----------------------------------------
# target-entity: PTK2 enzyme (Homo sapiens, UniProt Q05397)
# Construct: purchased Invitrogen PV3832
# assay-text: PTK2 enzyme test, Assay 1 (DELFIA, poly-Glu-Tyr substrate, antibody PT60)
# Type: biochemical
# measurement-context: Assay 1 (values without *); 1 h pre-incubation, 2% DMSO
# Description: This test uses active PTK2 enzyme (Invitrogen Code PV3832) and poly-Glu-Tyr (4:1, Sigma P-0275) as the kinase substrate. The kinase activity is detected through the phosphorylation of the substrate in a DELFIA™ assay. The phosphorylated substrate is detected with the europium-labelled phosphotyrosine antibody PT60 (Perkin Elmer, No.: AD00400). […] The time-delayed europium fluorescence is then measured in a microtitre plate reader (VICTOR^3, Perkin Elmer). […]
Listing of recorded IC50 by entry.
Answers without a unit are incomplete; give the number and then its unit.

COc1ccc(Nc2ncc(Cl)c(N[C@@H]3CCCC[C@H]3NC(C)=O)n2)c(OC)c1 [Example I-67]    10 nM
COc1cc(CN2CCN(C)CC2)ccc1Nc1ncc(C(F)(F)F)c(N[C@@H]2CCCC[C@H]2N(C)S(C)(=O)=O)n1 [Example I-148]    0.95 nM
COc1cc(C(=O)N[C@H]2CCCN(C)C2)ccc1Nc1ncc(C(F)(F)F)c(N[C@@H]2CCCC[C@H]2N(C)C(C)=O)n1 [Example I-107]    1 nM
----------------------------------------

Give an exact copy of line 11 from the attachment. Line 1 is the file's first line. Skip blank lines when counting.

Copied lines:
COc1cc(C(=O)N[C@H]2CCCN(C)C2)ccc1Nc1ncc(C(F)(F)F)c(N[C@@H]2CCCC[C@H]2N(C)C(C)=O)n1 [Example I-107]    1 nM